Monday, April 30, 2012: Darkness and Light
The Spanish Hall in Prague Castle is one of the most opulent places in the Czech Republic, and likely the world. When Obama and Medvedev came to the Czech Republic to sign an historic missile treaty, this is the room they did it in.
Now and again it is opened to the public for performances, and it does not disappoint. Such was the case on Apr 25 when the Prague Philharmonic Chamber Orchestra, with the Prague Philharmonic Choir, performed Antonín Dvořák’s The Spectre’s Bride a.k.a. The Wedding Shirts, Opus 69.
Decked out in white marble and gleaming gold, the Spanish Hall was initially brilliantly illuminated. But for the performance, the lights were dimmed, shrouding it in ominous shadows as a compliment to Karel Jaromir Erben’s creepy ballad about the undead which provided the inspiration for Dvořák’s music.
Indeed, the dichotomy between the darkness of a performance hall and the gleam of an exhibition room is a perfect fit for the story — a piece that blends the grasping hands of a zombie lover with the glory of the sacred.
The tale is about a maiden’s (Slovak soprano Maria Porubčinová) husband-to-be coming back from the dead (ominous baritone Ivan Kusnjer). Her love is almost enough to blind her to the wicked nature of the zombies she is being carried off to. But accompanied by a rousing chorus, she is able to call upon her faith and banish the monsters.
Tenor Ladislav Elgr provided a stirring performance as the voices of the singers not only resounded through the Hall, but their reflections in shadow were bounced off the mirrors on the left wall, a stark counterpoint to the dimming light of evening coming in through the windows to the right.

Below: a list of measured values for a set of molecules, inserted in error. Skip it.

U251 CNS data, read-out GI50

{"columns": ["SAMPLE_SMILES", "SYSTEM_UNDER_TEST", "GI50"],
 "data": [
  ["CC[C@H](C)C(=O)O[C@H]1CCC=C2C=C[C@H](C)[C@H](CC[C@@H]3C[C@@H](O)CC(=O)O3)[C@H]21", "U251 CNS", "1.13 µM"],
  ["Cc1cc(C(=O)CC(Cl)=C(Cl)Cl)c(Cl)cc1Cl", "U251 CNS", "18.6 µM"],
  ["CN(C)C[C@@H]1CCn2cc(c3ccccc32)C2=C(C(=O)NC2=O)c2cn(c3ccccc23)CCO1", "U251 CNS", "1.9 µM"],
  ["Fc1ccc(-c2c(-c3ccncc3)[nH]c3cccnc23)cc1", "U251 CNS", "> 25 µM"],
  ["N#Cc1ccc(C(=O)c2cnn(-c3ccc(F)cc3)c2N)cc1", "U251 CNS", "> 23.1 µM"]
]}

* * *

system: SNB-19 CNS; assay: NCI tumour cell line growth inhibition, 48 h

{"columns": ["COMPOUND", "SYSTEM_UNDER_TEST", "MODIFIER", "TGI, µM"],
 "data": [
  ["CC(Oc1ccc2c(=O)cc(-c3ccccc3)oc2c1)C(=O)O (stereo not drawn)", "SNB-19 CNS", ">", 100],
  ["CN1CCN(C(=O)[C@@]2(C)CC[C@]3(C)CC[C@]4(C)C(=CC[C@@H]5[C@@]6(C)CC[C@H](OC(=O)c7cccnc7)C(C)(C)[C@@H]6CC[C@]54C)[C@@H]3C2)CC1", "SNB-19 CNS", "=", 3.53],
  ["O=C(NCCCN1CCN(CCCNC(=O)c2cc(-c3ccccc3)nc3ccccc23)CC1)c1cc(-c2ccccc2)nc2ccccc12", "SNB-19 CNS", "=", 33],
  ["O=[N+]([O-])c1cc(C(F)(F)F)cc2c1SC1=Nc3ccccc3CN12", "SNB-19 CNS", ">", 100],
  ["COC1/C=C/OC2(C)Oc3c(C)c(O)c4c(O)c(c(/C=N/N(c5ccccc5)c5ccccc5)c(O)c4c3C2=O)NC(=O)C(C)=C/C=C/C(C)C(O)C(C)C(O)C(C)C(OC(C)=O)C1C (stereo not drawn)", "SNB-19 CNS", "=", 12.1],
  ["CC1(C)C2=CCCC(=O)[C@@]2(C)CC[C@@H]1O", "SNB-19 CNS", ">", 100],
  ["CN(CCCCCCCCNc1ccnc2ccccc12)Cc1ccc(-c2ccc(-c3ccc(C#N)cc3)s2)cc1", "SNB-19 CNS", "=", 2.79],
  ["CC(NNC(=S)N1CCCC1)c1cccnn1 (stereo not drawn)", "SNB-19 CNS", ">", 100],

Night fell and the fervent climax was upon us. Bang! bang! bang! That was the sound of the maiden’s husband-to-be pounding on the doors of the mortuary chapel in a desperate attempt to get her out of that hiding place before dawn.
“Get up!” he calls to a dead man inside. “Push aside the bolt for me!”
But even at that darkest hour, the maiden prays for salvation. Forgiveness, one of the cornerstones of Christian belief, triumphs. In the end evil is punished and virtue rewarded. A blessing of light in a time of greatest darkness.
Although some of the medieval conventions are somewhat incomprehensible, the tale is classic and the music epic. Through it all, the singers, orchestra, and choir captured the correct essence of the piece in the interplay of light and dark, using it effectively both in song and in person in the incredible atmosphere of the Spanish Hall.
As we stepped out into the night following the concert to see the gleaming Gothic cathedral towering above us, be it with missile treaties or evil zombies, it seemed that humanity is forever celebrating the light in the darkness. — oo
– Hana and Frank Trollman
Photo Credits: Hana and Frank Trollman